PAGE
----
Published in the Daily Times Giving Credit Where it’s Due (Daily Times 04/26) By Agha Haidar Raza Pakistan recently had two major delegations visiting the US. Foreign Minister Shah Mehmood Qureshi led the first contingent under the auspices of a new ‘Strategic Dialogue’ with the US. In the second trip, Prime Minister Gilani led his team to President Obama’s first Nuclear Summit. Attended by over 47 heads of state, the summit was the largest gathering of world leaders to descend upon the US soil since the 1940s. Recognised as one of the world’s safe-keepers of a nuclear stockpile, Pakistan gained a nod of approval from the world’s seven nuclear bomb carriers. I am unaware if many journalists or citizens in Pakistan read foreign newspapers, magazines or even blogs, but over the course of the … Read entire article »

Filed under: Army, Benazir Bhutto, Constitution, Democracy, Economy, Egalitarian Pakistan, India, Islamabad, Judiciary, Liberal Democratic Pakistan, Pakistan, public policy, state, Taliban, Terrorism, USA, Yusuf Raza Gillani, Zardari

PTH Exclusive: Interview with J. Jawwad Khawaja

Posted by Raza Rumi We are grateful to Babar Mirza who has translated an interview given by Justice Jawwad S. Khawaja to Sohail Waraich in June 2007 which is recorded in Waraich’s book ‘Adlia ke Arooj-o-Zawaal ki Kahani’. The interview is a must read for all those who are interested in Pakistan’s politics and institutions. A biographical note is also available for those who wish to know more about the life and times of J. Khawaja. The latter resigned when J. Iftikhar Chauhdry was illegally deposed by the Musharraf regime. Later, he was part of the lawyers and judges movement and he was re-inducted into the Supreme Court after J. Chauhdry was restored as the Chief Justice in 2009. The interview also explains why Justice Khawaja took oath unde the 2000 PCO during the Musharraf regime. Just as in any other … Read entire article »

Filed under: Activism, Judiciary, Justice, Law, lawyers movement, movements, Pakistan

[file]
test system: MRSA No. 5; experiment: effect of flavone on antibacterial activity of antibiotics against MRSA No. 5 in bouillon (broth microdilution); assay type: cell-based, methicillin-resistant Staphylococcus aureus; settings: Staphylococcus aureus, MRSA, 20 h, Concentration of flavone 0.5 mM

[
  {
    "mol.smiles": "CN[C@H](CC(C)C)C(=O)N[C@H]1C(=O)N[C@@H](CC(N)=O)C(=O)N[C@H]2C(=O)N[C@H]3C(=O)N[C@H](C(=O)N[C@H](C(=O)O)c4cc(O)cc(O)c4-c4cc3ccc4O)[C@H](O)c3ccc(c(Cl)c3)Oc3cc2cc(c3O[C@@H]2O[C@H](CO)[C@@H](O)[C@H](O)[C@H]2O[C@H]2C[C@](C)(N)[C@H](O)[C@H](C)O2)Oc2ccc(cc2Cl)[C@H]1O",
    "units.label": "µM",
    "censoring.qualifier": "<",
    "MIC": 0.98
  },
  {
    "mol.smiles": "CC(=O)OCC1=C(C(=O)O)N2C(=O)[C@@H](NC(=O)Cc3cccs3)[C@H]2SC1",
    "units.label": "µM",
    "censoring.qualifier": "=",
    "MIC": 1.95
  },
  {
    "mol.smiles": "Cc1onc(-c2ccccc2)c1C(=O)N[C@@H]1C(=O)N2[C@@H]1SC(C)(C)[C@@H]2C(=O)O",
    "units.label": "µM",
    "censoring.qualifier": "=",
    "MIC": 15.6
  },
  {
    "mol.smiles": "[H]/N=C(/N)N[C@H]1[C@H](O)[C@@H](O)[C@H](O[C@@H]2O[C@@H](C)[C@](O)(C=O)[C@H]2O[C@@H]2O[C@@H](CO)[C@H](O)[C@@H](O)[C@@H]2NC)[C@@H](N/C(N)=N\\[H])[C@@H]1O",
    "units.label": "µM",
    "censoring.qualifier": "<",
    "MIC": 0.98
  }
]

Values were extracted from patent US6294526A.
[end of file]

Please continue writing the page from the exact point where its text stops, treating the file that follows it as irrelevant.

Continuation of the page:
Pakistan's economy: Hard times

by Raza Rumi Two years after the civilian government took office, there are few signs of economic recovery and this does not augur well for the fate of democratic governance in Pakistan. We are somehow doomed to bear the brunt of authoritarian regimes in social and economic terms. By the time a civilian government puts its house in order, the long and short marchers are ready to take over. The story this time has been no exception. Following the trends of the 1960s and the 1980s during the Musharrafian decade, unsustainable growth rates were touted as the raison d’etre for the apparent efficiency of a military regime. It is true that the Musharraf era inducted Pakistan into the globalized economic system, boosted domestic demand for consumer products and attracted huge doses … Read entire article »

Filed under: Pakistan

General in the Hood

 (The views expressed here are not necessarily subscribed by the PTH – Editors) THE TIMES OF INDIA By Indrani Baghchi March 22, 2010 Those who know him say he is a brooder. But those who know him well will tell you that’s just one of the layers to the deeply complicated and thinking mind of Pakistan army chief Ashfaq Parvez Kayani. The bluster that marked Musharraf has been dumped for quiet gravitas as the man from Rawalpindi goes about turning friends like the US and Britain into closer allies and outmanoeuvering not-so-friendly neighbours like India and Afghanistan at international fora. In a country brought to its knees by terror, corruption and an inept political system, the former ISI chief is putting up a masterly show as he calls the shots. Sitting with foreign minister S … Read entire article »